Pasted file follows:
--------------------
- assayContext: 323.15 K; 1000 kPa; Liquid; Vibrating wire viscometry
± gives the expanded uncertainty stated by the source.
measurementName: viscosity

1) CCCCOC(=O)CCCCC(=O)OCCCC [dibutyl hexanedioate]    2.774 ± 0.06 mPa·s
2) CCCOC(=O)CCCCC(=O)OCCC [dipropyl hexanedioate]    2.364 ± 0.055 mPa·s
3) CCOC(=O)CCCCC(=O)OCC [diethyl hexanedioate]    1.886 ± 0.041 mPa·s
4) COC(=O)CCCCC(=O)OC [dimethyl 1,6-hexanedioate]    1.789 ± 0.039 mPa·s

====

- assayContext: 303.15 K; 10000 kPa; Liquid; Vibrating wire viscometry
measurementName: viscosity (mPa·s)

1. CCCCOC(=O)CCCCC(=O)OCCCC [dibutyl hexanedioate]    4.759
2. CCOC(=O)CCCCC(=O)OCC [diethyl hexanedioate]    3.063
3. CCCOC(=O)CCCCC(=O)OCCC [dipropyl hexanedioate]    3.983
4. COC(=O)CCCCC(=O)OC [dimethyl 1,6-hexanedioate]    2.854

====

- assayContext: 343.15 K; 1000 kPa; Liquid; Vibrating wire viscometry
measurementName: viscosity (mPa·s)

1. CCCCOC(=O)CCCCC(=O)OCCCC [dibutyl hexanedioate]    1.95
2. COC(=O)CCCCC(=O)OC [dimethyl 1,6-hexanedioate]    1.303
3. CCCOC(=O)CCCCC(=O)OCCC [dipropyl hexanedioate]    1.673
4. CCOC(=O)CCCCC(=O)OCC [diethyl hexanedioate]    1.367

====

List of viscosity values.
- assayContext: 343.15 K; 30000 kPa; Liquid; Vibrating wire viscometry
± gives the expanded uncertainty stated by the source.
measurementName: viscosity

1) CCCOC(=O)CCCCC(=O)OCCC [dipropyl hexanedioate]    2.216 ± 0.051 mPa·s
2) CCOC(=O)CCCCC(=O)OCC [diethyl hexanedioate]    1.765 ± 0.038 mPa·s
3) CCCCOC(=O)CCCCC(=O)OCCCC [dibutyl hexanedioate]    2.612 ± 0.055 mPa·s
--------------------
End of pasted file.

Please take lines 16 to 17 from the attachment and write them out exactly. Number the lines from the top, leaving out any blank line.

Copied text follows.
- assayContext: 343.15 K; 1000 kPa; Liquid; Vibrating wire viscometry
measurementName: viscosity (mPa·s)